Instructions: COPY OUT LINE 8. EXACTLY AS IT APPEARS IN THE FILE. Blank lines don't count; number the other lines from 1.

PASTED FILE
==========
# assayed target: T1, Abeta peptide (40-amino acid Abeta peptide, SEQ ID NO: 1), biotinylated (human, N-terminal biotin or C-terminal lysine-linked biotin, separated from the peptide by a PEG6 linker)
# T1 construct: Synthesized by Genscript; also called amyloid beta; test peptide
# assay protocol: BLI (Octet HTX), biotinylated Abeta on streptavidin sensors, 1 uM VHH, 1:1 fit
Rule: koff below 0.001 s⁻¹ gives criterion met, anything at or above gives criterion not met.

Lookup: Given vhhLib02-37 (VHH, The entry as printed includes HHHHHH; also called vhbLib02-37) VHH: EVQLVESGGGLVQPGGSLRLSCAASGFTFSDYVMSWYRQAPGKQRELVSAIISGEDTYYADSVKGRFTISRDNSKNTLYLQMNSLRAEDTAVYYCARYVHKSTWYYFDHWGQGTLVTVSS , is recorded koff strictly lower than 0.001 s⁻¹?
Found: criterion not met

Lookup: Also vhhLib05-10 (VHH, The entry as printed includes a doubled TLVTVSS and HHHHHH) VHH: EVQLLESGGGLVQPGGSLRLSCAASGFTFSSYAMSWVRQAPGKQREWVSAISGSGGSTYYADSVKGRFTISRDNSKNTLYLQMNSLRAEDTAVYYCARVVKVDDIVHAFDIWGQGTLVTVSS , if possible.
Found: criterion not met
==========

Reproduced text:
Found: criterion not met